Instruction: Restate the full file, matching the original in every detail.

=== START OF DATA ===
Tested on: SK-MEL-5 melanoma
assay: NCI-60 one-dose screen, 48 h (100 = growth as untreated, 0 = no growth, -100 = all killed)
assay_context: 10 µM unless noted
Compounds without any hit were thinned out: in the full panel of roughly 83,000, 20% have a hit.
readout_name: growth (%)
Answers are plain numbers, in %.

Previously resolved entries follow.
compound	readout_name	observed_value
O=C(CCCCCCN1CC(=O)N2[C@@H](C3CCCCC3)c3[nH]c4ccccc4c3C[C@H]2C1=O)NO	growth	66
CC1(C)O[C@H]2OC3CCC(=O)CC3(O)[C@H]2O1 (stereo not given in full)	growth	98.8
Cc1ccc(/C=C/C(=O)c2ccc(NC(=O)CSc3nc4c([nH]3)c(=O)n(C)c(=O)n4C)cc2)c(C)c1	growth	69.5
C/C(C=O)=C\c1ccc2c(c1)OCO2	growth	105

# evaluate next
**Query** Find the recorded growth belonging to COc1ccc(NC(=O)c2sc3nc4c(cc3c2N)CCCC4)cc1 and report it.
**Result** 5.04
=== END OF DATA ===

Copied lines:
Tested on: SK-MEL-5 melanoma
assay: NCI-60 one-dose screen, 48 h (100 = growth as untreated, 0 = no growth, -100 = all killed)
assay_context: 10 µM unless noted
Compounds without any hit were thinned out: in the full panel of roughly 83,000, 20% have a hit.
readout_name: growth (%)
Answers are plain numbers, in %.

Previously resolved entries follow.
compound	readout_name	observed_value
O=C(CCCCCCN1CC(=O)N2[C@@H](C3CCCCC3)c3[nH]c4ccccc4c3C[C@H]2C1=O)NO	growth	66
CC1(C)O[C@H]2OC3CCC(=O)CC3(O)[C@H]2O1 (stereo not given in full)	growth	98.8
Cc1ccc(/C=C/C(=O)c2ccc(NC(=O)CSc3nc4c([nH]3)c(=O)n(C)c(=O)n4C)cc2)c(C)c1	growth	69.5
C/C(C=O)=C\c1ccc2c(c1)OCO2	growth	105

# evaluate next
**Query** Find the recorded growth belonging to COc1ccc(NC(=O)c2sc3nc4c(cc3c2N)CCCC4)cc1 and report it.
**Result** 5.04